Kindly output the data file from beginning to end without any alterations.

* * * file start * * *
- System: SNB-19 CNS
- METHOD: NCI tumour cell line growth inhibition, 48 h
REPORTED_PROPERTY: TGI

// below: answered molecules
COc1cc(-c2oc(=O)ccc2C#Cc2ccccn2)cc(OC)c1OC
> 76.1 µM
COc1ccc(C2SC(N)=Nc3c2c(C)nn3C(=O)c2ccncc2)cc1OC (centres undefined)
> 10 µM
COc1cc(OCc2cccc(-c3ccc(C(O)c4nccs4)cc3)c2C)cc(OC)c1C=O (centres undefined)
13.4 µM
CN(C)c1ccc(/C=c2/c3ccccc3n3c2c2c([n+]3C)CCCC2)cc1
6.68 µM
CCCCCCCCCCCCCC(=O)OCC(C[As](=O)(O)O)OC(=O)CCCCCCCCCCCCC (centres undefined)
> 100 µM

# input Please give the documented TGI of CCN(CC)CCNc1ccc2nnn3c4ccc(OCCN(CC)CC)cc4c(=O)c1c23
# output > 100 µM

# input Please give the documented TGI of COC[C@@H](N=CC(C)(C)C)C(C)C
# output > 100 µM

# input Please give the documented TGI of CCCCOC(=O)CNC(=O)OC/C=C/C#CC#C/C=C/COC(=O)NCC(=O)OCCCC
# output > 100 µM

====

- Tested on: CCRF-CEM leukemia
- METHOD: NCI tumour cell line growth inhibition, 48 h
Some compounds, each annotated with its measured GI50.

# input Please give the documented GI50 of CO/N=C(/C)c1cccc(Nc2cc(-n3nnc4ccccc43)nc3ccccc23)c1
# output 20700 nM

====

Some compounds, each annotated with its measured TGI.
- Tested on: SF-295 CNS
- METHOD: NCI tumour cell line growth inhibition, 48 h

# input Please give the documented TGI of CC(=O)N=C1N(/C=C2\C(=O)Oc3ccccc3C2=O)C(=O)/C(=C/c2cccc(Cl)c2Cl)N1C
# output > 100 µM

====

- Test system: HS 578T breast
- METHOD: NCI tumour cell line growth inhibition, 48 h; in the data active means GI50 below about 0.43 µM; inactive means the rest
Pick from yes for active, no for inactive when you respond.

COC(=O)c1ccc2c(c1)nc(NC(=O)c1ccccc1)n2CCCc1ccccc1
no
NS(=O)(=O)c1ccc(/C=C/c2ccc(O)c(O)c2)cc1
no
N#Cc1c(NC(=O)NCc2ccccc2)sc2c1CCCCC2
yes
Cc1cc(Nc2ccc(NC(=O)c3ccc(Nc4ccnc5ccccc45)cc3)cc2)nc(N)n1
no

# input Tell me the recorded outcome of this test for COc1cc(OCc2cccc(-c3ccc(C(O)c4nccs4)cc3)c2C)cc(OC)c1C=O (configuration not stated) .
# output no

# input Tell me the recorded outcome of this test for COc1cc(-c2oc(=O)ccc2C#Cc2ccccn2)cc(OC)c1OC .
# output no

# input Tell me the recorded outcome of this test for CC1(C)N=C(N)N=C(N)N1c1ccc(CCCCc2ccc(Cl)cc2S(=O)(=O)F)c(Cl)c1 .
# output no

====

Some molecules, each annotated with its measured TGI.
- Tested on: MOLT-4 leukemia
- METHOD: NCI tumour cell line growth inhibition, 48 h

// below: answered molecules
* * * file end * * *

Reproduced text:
- System: SNB-19 CNS
- METHOD: NCI tumour cell line growth inhibition, 48 h
REPORTED_PROPERTY: TGI

// below: answered molecules
COc1cc(-c2oc(=O)ccc2C#Cc2ccccn2)cc(OC)c1OC
> 76.1 µM
COc1ccc(C2SC(N)=Nc3c2c(C)nn3C(=O)c2ccncc2)cc1OC (centres undefined)
> 10 µM
COc1cc(OCc2cccc(-c3ccc(C(O)c4nccs4)cc3)c2C)cc(OC)c1C=O (centres undefined)
13.4 µM
CN(C)c1ccc(/C=c2/c3ccccc3n3c2c2c([n+]3C)CCCC2)cc1
6.68 µM
CCCCCCCCCCCCCC(=O)OCC(C[As](=O)(O)O)OC(=O)CCCCCCCCCCCCC (centres undefined)
> 100 µM

# input Please give the documented TGI of CCN(CC)CCNc1ccc2nnn3c4ccc(OCCN(CC)CC)cc4c(=O)c1c23
# output > 100 µM

# input Please give the documented TGI of COC[C@@H](N=CC(C)(C)C)C(C)C
# output > 100 µM

# input Please give the documented TGI of CCCCOC(=O)CNC(=O)OC/C=C/C#CC#C/C=C/COC(=O)NCC(=O)OCCCC
# output > 100 µM

====

- Tested on: CCRF-CEM leukemia
- METHOD: NCI tumour cell line growth inhibition, 48 h
Some compounds, each annotated with its measured GI50.

# input Please give the documented GI50 of CO/N=C(/C)c1cccc(Nc2cc(-n3nnc4ccccc43)nc3ccccc23)c1
# output 20700 nM

====

Some compounds, each annotated with its measured TGI.
- Tested on: SF-295 CNS
- METHOD: NCI tumour cell line growth inhibition, 48 h

# input Please give the documented TGI of CC(=O)N=C1N(/C=C2\C(=O)Oc3ccccc3C2=O)C(=O)/C(=C/c2cccc(Cl)c2Cl)N1C
# output > 100 µM

====

- Test system: HS 578T breast
- METHOD: NCI tumour cell line growth inhibition, 48 h; in the data active means GI50 below about 0.43 µM; inactive means the rest
Pick from yes for active, no for inactive when you respond.

COC(=O)c1ccc2c(c1)nc(NC(=O)c1ccccc1)n2CCCc1ccccc1
no
NS(=O)(=O)c1ccc(/C=C/c2ccc(O)c(O)c2)cc1
no
N#Cc1c(NC(=O)NCc2ccccc2)sc2c1CCCCC2
yes
Cc1cc(Nc2ccc(NC(=O)c3ccc(Nc4ccnc5ccccc45)cc3)cc2)nc(N)n1
no

# input Tell me the recorded outcome of this test for COc1cc(OCc2cccc(-c3ccc(C(O)c4nccs4)cc3)c2C)cc(OC)c1C=O (configuration not stated) .
# output no

# input Tell me the recorded outcome of this test for COc1cc(-c2oc(=O)ccc2C#Cc2ccccn2)cc(OC)c1OC .
# output no

# input Tell me the recorded outcome of this test for CC1(C)N=C(N)N=C(N)N1c1ccc(CCCCc2ccc(Cl)cc2S(=O)(=O)F)c(Cl)c1 .
# output no

====

Some molecules, each annotated with its measured TGI.
- Tested on: MOLT-4 leukemia
- METHOD: NCI tumour cell line growth inhibition, 48 h

// below: answered molecules